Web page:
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Novell, Microsoft deal and GPL

Friday, 10 November 2006  |  lubos lunak

Oh, cool. Novell's PR department needed only a week to produce FAQ that'd actually answer frequently asked questions. Press releases full of quotes, long words and other strange stuff are simple, but a plain and clear explanation of what's going on apparently takes time for some unknown reason. And, since pretty much everybody has already tried to interpret various aspects of the deal, including here on Planet KDE, why couldn't I as well? I'm no lawyer, I don't understand it that much and I don't know anything more than what's written in the FAQ and the announcements, but after all that didn't stop many others either.

Say, the part about the GPL "problem". The FAQ, among other things, says:

  1. Novell still insists, and always has, that Linux does not infinge on any Microsoft's (on anybody else's) patents.
  2. Novell will not include any patented code in its contributions to open source projects.
  3. Novell, as one of the founding members of Open Invention Network, will continue to be prepared to defend Linux against any legal attacks against it.
  4. Novell, as a part of the deal, has received from Microsoft a covenant not to sue Novell's customers, that however doesn't apply to Novell directly.

So, let's see:

  1. Linux does not infringe on any patents - so there's no problem.
  2. Novell does not plan to change that.
  3. If Microsoft decides to sue anybody for the use of Linux, Open Invention Network will sue back with its patents portfolio (welcome to the cold war). Therefore Microsoft will probably think more than just twice about doing it.
  4. Microsoft does not have to sue. Remember SCO? Just vaguely threatening to sue is often enough. It doesn't matter if Microsoft could win or even gain anything from from sueing anybody. At least here from Europe it looks like one can sue anybody for anything in the US, anyway. Small companies probably wouldn't like the idea of Microsoft sueing them, no matter how silly the allegations. They'd still have to defend and stand against Microsoft's army of lawyers. But now they can use Linux from Novell and sleep better at night.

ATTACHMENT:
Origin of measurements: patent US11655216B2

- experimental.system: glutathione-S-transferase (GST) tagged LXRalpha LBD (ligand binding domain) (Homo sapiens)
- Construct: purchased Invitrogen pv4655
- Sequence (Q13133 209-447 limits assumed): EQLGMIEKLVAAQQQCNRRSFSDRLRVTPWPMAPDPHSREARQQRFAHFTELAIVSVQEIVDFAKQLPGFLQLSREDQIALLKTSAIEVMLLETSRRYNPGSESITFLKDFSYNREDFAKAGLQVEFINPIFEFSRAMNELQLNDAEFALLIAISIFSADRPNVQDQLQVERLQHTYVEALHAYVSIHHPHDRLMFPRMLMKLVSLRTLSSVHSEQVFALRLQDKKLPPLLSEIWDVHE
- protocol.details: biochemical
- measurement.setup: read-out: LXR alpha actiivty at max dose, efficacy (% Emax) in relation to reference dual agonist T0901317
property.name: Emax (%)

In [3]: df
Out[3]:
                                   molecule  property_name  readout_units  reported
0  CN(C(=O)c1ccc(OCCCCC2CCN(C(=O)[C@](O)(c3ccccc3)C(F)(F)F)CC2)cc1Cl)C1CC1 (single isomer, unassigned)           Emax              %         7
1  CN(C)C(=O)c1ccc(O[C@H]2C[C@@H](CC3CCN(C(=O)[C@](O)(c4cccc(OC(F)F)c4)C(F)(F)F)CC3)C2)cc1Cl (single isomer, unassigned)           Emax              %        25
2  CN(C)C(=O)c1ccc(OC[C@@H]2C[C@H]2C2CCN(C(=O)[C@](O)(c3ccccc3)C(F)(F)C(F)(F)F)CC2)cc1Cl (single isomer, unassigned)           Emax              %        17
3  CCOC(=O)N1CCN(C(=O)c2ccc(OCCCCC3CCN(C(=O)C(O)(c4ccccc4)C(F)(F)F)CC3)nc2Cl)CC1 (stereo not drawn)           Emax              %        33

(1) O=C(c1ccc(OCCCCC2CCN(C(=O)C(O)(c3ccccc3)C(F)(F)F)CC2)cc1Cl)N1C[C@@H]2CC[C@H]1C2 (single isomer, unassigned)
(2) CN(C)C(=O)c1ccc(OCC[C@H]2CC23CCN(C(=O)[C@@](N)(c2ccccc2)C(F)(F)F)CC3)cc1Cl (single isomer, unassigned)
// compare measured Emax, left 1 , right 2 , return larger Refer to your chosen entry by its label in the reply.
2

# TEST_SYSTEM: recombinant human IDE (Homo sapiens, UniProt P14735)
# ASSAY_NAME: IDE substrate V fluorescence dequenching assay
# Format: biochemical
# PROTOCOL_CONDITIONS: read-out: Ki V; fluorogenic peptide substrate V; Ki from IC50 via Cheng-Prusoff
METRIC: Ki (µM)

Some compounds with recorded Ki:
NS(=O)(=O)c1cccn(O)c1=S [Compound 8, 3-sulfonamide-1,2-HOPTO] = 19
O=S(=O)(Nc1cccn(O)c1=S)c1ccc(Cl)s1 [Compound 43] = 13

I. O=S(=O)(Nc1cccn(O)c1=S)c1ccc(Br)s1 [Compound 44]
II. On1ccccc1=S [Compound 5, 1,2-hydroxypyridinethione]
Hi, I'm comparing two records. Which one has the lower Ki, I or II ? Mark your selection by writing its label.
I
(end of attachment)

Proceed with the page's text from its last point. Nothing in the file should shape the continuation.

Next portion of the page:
The funny thing is that the last point doesn't seem to make sense, strictly technically speaking. There's no patent infringment and Microsoft won't most probably sue anybody anyway. So why bother? Is just the sleep of Novell's customers worth it?

Apparently Novell thinks it is. There seem to be customers who are still afraid of Microsoft, despite not doing anything bad and having already all kinds of guarantees from Novell, so Novell makes a deal with Microsoft to have a guarantee from Microsoft that it will not have any silly lawsuits against Novell's customers. It's funny, it's absurd, c'est la vie.

For the other Linux users nothing changes, they also still don't do anything bad (and even their sleep doesn't change). Microsoft can still try to sue those, just like it could have done until now. In fact, Microsoft can still sue Novell. If you look at it in a way, this part of deal basically says "Listen, Microsoft, if you have a problem with Novell, sort it out with Novell, don't bother the customers". I.e. Novell redirects any possible threats from its customers to itself and Novell customers get better sleep. That's how I basically see it.

And, as for violating the GPL, I'm no lawyer, so could somebody please enlighten me: Linux does not infringe on any patents. There's no patent licensing, at least as far as GPL-ed code is concerned. There are no plans to add anything patented to GPL-ed code. Novell does not put any additional restrictions on GPL-ed code it ships that'd contradict the GPL. So how exactly is the GPL being violated? There's only a promise from Microsoft that it won't try any silly lawsuits against Novell's customers, a promise not to sue somebody who doesn't do anything bad anyway. If that's against the GPL, even against its spirit I'd say, I must have missed that part. And, while the FSF sometimes goes to quite some extremes, I hope it won't go as far as twisting GPLv3 this way (because, if nothing else, then Microsoft can simply make a public vague promise it won't sue anybody and we're all suddenly violating the GPL).

I don't feel like commenting on anything else regarding the deal or even whether I like it or not. I'm getting tired of all this anyway.

(A disclaimer is probably in order, just in case: This is just a personal opinion, more or less based on reading of the relevant announcements and FAQ, followed by resisting the urge to spread the first silly reaction that came to mind [that's a good thing to do, by the way, so this is recommended in general]. I have no idea what my employer (=Novell, just in case somebody doesn't know) will think about this (if anything at all), especially given that I may be wrong, just like everybody else. No animals were harmed during making of this blog entry and no signing of anything with one's own blood was involved either. Blah blah blah, yadda yadda yadda.)